(22) Let me emphasize that this is Spinoza’s own interpretation of his difference with Hobbes. There has been and is a vigorous debate about the mechanism of Hobbes’s theory, particularly the function of the so-called “laws of nature.” It could be, as some scholars have argued, that the laws are not merely “counsels of prudence,” as Hobbes himself described them, but binding laws whose force derives from God’s commands. Spinoza resolves this debate for his purposes by claiming that, for Hobbes, there is a remnant of non-utilitarian obligation in the laws of nature and in the promise that binds individuals to obey the contracts they make with each other in the state of nature. This then sets the stage for his theory.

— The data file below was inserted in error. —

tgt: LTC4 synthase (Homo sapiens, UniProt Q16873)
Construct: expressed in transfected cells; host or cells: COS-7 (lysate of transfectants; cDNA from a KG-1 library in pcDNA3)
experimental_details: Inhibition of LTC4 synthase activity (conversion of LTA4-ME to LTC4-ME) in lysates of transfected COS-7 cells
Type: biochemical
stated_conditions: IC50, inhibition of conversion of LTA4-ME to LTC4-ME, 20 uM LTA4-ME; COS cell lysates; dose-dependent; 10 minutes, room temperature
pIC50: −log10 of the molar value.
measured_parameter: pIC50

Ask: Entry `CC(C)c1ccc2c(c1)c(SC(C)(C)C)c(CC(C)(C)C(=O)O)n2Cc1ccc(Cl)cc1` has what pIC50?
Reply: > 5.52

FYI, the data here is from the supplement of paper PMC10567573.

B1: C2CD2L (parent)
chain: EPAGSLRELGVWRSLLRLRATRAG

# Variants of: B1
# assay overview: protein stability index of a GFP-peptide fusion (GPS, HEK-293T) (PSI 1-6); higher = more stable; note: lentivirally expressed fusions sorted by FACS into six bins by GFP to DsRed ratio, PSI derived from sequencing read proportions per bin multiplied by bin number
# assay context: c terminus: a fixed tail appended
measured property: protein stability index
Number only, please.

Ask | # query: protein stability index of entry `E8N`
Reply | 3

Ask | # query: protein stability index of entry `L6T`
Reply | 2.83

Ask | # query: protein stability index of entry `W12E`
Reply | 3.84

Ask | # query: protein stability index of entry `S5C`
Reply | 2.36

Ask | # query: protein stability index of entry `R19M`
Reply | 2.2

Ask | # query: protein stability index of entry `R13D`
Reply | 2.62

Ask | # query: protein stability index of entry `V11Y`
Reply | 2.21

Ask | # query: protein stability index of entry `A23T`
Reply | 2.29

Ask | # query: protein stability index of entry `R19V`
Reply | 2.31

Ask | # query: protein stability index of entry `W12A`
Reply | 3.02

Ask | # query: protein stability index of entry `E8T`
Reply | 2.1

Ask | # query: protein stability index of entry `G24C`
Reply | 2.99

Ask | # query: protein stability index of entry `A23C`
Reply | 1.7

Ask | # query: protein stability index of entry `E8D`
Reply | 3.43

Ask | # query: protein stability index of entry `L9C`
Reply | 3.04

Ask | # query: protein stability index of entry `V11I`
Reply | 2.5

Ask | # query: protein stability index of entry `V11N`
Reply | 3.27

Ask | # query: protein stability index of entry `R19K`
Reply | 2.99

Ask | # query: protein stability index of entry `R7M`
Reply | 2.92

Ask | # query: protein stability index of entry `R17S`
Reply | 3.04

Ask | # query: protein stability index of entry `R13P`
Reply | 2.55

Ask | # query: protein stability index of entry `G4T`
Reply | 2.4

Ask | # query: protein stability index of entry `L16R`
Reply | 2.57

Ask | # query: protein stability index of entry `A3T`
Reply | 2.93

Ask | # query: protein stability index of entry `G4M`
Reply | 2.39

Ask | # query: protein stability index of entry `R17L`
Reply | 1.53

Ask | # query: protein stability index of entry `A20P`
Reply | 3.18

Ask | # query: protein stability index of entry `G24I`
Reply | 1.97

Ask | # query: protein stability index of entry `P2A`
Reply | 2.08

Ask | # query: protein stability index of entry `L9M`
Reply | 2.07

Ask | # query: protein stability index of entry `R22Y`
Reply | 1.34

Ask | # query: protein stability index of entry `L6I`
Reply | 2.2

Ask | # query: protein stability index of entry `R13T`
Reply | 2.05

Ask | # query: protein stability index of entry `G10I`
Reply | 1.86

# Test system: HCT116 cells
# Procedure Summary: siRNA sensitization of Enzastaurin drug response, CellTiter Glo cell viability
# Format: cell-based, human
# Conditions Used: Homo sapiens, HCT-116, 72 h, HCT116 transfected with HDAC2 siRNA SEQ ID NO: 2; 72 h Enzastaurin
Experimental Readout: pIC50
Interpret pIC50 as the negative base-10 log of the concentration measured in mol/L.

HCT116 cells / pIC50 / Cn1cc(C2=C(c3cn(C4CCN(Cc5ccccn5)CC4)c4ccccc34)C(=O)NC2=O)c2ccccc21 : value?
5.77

(23) Of course, it does not really “solve” the problem in its own terms at all.

                                                                                      (24) For more on this problem, see Rosenthal, “Two Collective Action Problems.”

                                                                                      (25) For more on this subject, see Della Rocca, “Getting His Hands Dirty.”

                                                                                      (26) The threat of punishment without effective enforcement might work once but not repeatedly, which is precisely what is required for the maintainance of the state.